Bill prohibiting sex offenders from owning drones passes Arkansas Senate committee

Rep. Brian Evans, R-Cabot, addresses the Senate Judiciary committee at the Arkansas state Capitol on Monday, Jan. 30, 2023. (Arkansas Democrat-Gazette/Colin Murphey)
Rep. Brian Evans, R-Cabot, addresses the Senate Judiciary committee at the Arkansas state Capitol on Monday, Jan. 30, 2023. (Arkansas Democrat-Gazette/Colin Murphey)

A bill that would bar certain sex offenders from owning or operating drones for private use passed the Arkansas Senate Committee on Judiciary on Monday.

The Senate panel endorsed House Bill 1125 in a 5-1 roll-call vote after lawmakers raised concerns that the legislation would fail to prevent non-sex offenders from using drones to spy on others and could prevent people who were formerly classified as sex offenders from ever owning drones.

Sen. Stephanie Flowers, D-Pine Bluff, opposed the bill. Sen. Clarke Tucker, D-Little Rock, did not cast a vote for or against the proposed law.

Rep. Brian Evans, R-Cabot, said he sponsored the bill along with Sen. Ricky Hill, R-Cabot, after constituents told him they had seen a drone repeatedly fly over their backyard. When the drone eventually crashed on their property, the constituents learned it belonged to a Level 3 sex offender.

[DOCUMENT: Read Copy of HB1125 »]

Current law does not prevent sex offenders from owning or flying drones, which Evans said could allow offenders to monitor potential victims.

"What if he was trying [to] figure out when Mom and Dad are not home? What if he was trying to figure out how many teenage girls and young boys are out in [the] backyard playing when Mom and Dad are gone?" he asked committee members.

In Arkansas, sex offenders are classified into four levels. Level 1 is considered low risk, Level 2 is considered moderate risk and Level 3 is considered high risk. A Level 4 sex offender is considered a sexually violent predator.

Under HB1125, Level 3 and Level 4 sex offenders would be prohibited from "purchasing, owning, possessing, using, or operating an unmanned aircraft." The bill defines an unmanned aircraft as any aircraft that may be flown without "direct human intervention from within or on the aircraft." The aircraft must also have the ability to "photographically or electronically record" to qualify.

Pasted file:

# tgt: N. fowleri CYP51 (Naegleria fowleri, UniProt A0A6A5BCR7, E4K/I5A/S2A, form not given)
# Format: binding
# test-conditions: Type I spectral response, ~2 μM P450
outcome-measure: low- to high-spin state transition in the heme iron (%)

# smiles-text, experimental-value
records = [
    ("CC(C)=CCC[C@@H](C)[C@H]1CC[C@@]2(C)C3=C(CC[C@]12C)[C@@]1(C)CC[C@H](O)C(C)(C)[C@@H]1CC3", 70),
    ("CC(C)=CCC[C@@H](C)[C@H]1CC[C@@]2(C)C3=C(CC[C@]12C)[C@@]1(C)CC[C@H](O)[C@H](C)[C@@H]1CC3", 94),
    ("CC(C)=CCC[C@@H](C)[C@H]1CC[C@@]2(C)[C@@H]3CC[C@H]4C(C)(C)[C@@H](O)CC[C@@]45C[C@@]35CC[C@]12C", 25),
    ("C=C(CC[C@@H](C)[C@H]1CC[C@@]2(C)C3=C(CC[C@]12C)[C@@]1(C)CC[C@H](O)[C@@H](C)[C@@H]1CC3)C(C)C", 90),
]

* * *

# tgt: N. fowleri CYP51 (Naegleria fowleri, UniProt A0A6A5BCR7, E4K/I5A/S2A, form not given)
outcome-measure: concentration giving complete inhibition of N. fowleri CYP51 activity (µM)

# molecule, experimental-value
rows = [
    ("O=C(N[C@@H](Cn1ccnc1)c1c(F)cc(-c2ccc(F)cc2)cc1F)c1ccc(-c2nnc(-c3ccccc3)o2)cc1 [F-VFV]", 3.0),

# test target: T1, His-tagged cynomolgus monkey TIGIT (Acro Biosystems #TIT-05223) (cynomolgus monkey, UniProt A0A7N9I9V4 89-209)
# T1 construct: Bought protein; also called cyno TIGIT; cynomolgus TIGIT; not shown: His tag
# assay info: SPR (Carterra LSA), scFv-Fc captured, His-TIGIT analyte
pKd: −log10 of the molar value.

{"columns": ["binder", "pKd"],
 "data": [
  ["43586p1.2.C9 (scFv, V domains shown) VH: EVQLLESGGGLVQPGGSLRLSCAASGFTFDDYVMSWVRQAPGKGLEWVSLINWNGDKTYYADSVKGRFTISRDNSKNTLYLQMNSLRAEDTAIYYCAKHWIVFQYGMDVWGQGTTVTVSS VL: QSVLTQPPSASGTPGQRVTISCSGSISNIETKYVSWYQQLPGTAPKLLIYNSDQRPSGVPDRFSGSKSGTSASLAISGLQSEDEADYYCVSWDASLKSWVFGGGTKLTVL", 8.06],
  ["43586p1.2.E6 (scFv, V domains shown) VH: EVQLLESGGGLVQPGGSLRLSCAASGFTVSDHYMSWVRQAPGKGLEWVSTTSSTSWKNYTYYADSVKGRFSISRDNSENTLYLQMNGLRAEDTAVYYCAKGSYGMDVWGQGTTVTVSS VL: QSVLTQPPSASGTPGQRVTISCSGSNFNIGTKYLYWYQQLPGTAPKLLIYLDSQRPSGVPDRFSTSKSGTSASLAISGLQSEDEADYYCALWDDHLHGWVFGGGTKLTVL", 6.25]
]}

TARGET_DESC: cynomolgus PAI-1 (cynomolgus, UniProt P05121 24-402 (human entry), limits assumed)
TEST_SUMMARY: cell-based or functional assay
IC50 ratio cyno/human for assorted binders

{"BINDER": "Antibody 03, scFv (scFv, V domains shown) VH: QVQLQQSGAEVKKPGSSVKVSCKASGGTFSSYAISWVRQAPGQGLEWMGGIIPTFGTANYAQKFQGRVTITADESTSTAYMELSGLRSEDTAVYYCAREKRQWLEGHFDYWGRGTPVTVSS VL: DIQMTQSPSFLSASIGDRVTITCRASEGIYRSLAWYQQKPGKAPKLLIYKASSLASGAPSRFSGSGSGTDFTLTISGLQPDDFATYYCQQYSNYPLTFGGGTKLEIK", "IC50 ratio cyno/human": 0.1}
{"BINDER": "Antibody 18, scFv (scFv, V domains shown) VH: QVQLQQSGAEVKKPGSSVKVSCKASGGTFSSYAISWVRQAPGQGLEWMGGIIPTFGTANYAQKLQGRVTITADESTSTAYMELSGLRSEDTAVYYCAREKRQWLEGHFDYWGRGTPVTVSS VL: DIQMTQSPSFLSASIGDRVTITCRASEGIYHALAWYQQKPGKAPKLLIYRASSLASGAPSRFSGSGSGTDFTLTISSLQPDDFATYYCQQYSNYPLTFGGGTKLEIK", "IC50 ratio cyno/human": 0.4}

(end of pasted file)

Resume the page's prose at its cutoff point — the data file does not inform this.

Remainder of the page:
The proposed law provides an exemption for any sex offenders required to use a drone as part of their employment.

Last week, the bill passed the House Committee on Judiciary and was approved in a 95-1 floor vote in the House.

While Tucker said he agreed the behavior Evans described should be illegal, he was concerned the bill would still allow people who aren't registered as sex offenders to use drones to spy on others.

"I believe it ought to be illegal no matter who does it, whether you're a Level 3 or 4 sex offender or not," he said.

On the other hand, Tucker said the proposed law could keep sex offenders whose offense wasn't related to voyeurism from even owning a drone since it applied to all Level 3 and 4 sex offenders.

"If someone is a Level 3 or 4 sex offender because they were convicted of sexual assault of an adult woman and there was no video involved, that's a horrible crime, but I'm not sure that being able to have a drone or not is really applicable to that person," Tucker said.

The legislation also could bar offenders from participating in legal hobbies including filming sporting events and recording the "natural beauty of Arkansas."

"It's criminalizing a person's ability to do things that are basically fine under our society's standards," Tucker said.

Pointing to a state statute that bans voyeurism, Tucker said Arkansas already had a law that would prohibit people from spying on others without their consent. Tucker noted the law would apply only if those being spied on were nude or partially nude.

"My thought would be to amend the law that criminalizes voyeurism so we're criminalizing the behavior that we want to prevent, spying on people without their knowledge or consent, but then we're not criminalizing behavior that we really don't care about," he said.

While Evans acknowledged the voyeurism statute, he said he believed that people who had committed a crime that led to them being classified as a Level 3 or Level 4 sex offender had relinquished their right to possess a tool that might allow them to re-offend.

Tucker also said he'd like to see the bill include language specifying there is no criminal liability for selling a drone to a sex offender. When writing the bill, Evans said drafters had considered adding a provision to protect drone sellers but decided against it to avoid including any "hint that there would be any type of liability upon who was selling the drone."

Flowers pointed to how the bill would apply to anyone "who has been assessed" as a Level 3 or 4 sex offender and asked if the legislation would affect people who had been assessed as sex offenders and then taken off the sex offender registry sometime later.

Robert Combs of the Central Arkansas ReEntry Coalition testified that while a Level 4 offender remains on the registry for life, a person classified as a Level 3 sex offender may apply for a reassessment to stop registering as an offender after 15 years. Combs noted that after five years an offender may request to be reclassified to a different level.

A violation of the proposed law would be a felony.

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